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Discussion Starter · #1 ·
I have a concrete block unfinished basement. I noticed during the last 2 rainfalls that 2 spots in my basement walls looked a bit dark (see attached pictures).

They both are around the mortar. When I touch them, I can feel the dampness on my finger.

Once the rain is gone, the spot by the window clears up, the other spot stays dark for a lot longer. For the 1st picture on the other side is mulch. For the 2nd picture there's nothing on the other side. It rained the other day and I went outside and the downspouts seems to be functioning fine.

I understand that concrete is porous, but is this normal of concrete?

Thanks in advance for any feedback.
 

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Look at the outside and figure out how water is getting in. Cracks in the mortar, holes for utilities not sealed, no flashing where siding meets foundation, ground around foundation not properly graded, bad gutter design, etc.
 

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Discussion Starter · #4 · (Edited)
Here's pictures of the outside

1st Spot
On the outside wall is just a bunch of mulch, shrubs, and plants. There is a downspout and when it rained the other day, I went outside and saw that the water was entering the black spout extension. So I'm not sure what else to check.



2nd Spot
This spot is right near my basement window, the spot on the inside which was damp was actually not even at ground level. I circled the spot in the picture where it was damp on the inside.

The only thing I can think of is, if you look north of where I circled there is a little settlement crack on the exterior foundation. Could that be a possible reason?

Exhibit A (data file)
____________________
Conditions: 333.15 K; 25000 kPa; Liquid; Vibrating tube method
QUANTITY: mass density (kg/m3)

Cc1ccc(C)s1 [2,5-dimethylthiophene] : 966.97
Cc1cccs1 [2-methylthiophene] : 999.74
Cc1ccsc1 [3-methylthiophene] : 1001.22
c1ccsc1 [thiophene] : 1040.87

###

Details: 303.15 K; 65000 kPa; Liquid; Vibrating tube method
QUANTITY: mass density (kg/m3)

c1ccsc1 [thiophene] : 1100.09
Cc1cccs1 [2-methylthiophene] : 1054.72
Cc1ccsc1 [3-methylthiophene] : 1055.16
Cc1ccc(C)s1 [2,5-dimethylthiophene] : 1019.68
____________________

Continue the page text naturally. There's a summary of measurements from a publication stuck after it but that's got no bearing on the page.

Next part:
Edit: I realized that the pictures might be too small due to the re-size. Here are external links:

1st spot:https://drive.google.com/open?id=0B91PleEPCKuIRmNxX3BucTJxOVk

2nd spot: https://drive.google.com/open?id=0B91PleEPCKuIWElGaVJ5YjRYc1U
 

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I have a concrete block unfinished basement. I noticed during the last 2 rainfalls that 2 spots in my basement walls looked a bit dark (see attached pictures).

They both are around the mortar. When I touch them, I can feel the dampness on my finger.

Once the rain is gone, the spot by the window clears up, the other spot stays dark for a lot longer. For the 1st picture on the other side is mulch. For the 2nd picture there's nothing on the other side. It rained the other day and I went outside and the downspouts seems to be functioning fine.

I understand that concrete is porous, but is this normal of concrete?

Thanks in advance for any feedback.
Water is getting into the cavities of those blocks, thats why you can feel it, and the reason the one stays wet longer.
 

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you don't have concrete - you have a cmu (https://www.google.com/search?q=cmu+wall&ie=utf-8&oe=utf-8) wall,,, probably the main reason you have wet spots is the builder's reliance on the bldg code which specifies a 3mil coat of dampproofing material,,, it does NOT require waterproofing

mortar is more porous than cmu's - cmu's are extruded & vibrated for better consolidation than mason's mortar into which no waterproofing agent has been added

there is no easy remedy
 

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Discussion Starter · #7 ·
you don't have concrete - you have a cmu (https://www.google.com/search?q=cmu+wall&ie=utf-8&oe=utf-8) wall,,, probably the main reason you have wet spots is the builder's reliance on the bldg code which specifies a 3mil coat of dampproofing material,,, it does NOT require waterproofing

mortar is more porous than cmu's - cmu's are extruded & vibrated for better consolidation than mason's mortar into which no waterproofing agent has been added

there is no easy remedy
I see, then why would only certain places have wet spots and not everywhere?

Would the wet spots deteriorate the mortar over time?
 

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because water takes the path of least resistance,,, there are 3 other rules:
1, it runs downhill;
2, it rushes to fill avoid (try making a hole in a tub full of water);
3, it seeks its own level

mortar does degrade after long exposure to water which contains acids - airborne OR otherwise - ever hear the term 'repointing' ???,,, this is why waterproofers have bigger boats